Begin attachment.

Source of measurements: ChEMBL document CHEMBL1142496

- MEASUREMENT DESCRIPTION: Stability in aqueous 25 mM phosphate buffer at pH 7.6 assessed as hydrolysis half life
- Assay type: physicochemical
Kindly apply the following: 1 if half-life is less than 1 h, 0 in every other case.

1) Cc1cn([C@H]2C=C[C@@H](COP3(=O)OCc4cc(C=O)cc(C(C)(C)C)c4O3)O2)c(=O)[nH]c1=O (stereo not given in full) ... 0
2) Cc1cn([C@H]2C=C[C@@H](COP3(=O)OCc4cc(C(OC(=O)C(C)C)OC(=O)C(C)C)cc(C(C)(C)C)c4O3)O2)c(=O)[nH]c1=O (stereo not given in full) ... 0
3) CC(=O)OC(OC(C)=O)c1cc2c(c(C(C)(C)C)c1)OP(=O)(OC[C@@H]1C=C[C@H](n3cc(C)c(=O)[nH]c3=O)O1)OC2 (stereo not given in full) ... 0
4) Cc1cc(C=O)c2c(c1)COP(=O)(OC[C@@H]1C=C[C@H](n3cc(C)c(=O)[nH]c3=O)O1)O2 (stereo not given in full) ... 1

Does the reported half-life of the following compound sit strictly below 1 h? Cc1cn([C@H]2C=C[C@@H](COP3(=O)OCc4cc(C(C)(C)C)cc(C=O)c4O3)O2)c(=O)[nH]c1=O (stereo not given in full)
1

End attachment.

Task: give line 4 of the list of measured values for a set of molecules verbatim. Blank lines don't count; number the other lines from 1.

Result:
Kindly apply the following: 1 if half-life is less than 1 h, 0 in every other case.